After all, the vast majority of users are the average person who has no interest in having a radio that can eke the last vestige of signal from the “ether”. It is only enthusiasts like us that wish for radio’s “Holy Grail”!
    The AR-1946 is a radio that has to cater for both the average user and enthusiasts alike so as such some features that would make this radio as close to perfect as we would like just aern’t there, but what features are available are very good. So a brief summary of the radio follows
    PROS:
    Super sensitivity on all bands (DAB+ not tested)
    Excellent selectivity specially on AM with no less that 7 bandwidths available
    Very pleasant audio
    Good build quality and well laid out panel. Good physical size of radio.
    Bright, easy to read LCD display (see CON)
    Soft mute that is a bane of many DSP sets is almost non evident
    Multiple tuning features (See CON)
    External antenna connections
    Handy carry handle
    CONS
    Partially mutes on tuning with the rotary encoder. Makes band scanning for weak signals unnecessarily difficult.
    Rotary encoder too sensitive, increments in 1 khz jumps on AM, would be better to have radio tune in smaller increments, say 100 khz. Again makes tuning with the encoder difficult.
    Fine tuning control not really fine tuning! Tunes in 1 khz jumps on AM, way too coarse. Obviously added with the thoughts of SSB but no SSB offered.
    No SSB as mentioned before.
    Some useful display icons not available. It would be good to have had the SW metre bands displayed when in the SW mode. As would have been a clock displayed when the radio is on.
    No Air band which is really a nice touch.
    No IF out for DRM listening.
    Some very slight digital and display noise but not imposing at all.
    So there you have it, as I said, no radio is perfect but the AR-1946 is never the less very good. It’s a keeper for me with the only real issue for me the partial muting when tuning. That IS a pain!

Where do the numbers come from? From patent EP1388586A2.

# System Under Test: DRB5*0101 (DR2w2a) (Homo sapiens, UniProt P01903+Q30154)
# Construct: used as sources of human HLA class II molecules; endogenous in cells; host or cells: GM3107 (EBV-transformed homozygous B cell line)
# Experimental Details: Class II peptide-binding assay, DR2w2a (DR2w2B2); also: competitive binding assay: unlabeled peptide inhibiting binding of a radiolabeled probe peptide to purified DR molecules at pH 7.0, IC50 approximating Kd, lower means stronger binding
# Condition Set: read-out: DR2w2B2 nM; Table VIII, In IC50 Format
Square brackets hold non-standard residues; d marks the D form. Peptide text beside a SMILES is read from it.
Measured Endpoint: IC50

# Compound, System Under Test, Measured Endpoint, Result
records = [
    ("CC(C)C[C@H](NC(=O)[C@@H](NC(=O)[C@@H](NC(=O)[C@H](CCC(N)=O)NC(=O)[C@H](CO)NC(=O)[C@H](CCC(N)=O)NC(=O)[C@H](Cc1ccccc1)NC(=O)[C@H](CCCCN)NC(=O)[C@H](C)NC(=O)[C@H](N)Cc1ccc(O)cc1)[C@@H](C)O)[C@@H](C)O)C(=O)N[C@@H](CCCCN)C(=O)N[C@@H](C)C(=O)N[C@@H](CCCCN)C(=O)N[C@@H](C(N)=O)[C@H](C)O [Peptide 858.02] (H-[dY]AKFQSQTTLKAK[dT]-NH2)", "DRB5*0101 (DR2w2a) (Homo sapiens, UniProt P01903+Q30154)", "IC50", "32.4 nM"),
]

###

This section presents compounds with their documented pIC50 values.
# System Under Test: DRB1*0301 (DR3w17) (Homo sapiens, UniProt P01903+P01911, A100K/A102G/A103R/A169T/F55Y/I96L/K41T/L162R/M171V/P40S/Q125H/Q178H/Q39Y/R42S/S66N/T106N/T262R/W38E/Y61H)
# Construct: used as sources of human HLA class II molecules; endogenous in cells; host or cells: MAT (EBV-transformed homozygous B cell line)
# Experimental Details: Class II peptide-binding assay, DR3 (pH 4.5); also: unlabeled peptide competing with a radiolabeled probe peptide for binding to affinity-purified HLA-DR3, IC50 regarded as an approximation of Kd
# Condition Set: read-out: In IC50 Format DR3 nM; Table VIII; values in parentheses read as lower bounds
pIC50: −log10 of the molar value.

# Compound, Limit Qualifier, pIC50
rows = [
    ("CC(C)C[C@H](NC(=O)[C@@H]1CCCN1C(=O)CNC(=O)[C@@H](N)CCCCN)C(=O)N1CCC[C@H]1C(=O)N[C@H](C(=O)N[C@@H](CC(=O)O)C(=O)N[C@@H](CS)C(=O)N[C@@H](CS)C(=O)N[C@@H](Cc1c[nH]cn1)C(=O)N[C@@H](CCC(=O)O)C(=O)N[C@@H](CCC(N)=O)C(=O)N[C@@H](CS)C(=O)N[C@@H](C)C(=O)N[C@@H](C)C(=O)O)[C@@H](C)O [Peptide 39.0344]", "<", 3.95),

Can I recommend it? As said before, a very definite yes but I must stress, make sure the seller will let you listen first as many Chinese radios lately have marginal QC and item to item variability seems to be a factor judging by Avo’s initial comments. I have none of the issues he’s experienced.
    Cheers and good DX…… Phil

    Reply
  3. Pingback: Phil’s review of the Digitech AR1946 | The SWLing Post

  4. Phil Ireland

    Hi again,
    I forgot to mention that the RDS feature is handy but needs a strong signal to show RDS info. Not a major issue but again worth noting.
    Cheers….. Phil

    Reply
  5. Phil Ireland

    Hi all,
    I’ve now purchased the AR1946 and I have to say, I’m very impressed! No noise problems at all with mine, although if you listen very carefully under certain conditions, you can discern a slight digital hash. Not in anyway imposing though.This radio is super sensitive, AM comes very close to the CCRadio-EP in performance and FM is outstanding. SW is very impressive but there a a few quirks in tuning in as far as below 10MHz, you hit Frequency, key in the value and hit Frequency again to tune and above 10MHz, you hit Frequency type in the value and it jumps straight to the frequency. Not a great issue but worth knowing.
    This radio has 7 bandwidths in AM both accessible on MW and SW and rudimentary fine tuning with a separate wheel control. Unfortunately FM only has 1 bandwidth but seems well chosen. DAB+ is not available in Regional NSW so that cannot be commented on.
    The telescopic antenna is ridiculously small but seems to pull in the signals with no problems. There are external antenna connections for improved performance.
    Audio is very pleasant and you can control both treble and bass with the push of a button. The display is bright, well lit and easy to read with a useful tuning indicator.
    There are a number of useful features and with 700 memories, there are more that needed. The radio is very reminiscent of the Grundig Satellit 700 in some respects. Build quality seems very good, time will tell if reliability becomes an issue.
    What I don’t like is the radio partially mutes when tuning, this is annoying when bandscanning with the rotary tuning control. I have noticed what appears to be synchronous detection being used as occasionally when tuning onto a frequency, you will hear the detector lock on frequency. If so, there is no control over this feature. That may explain the display showing synch but the final model has automatic synch lock..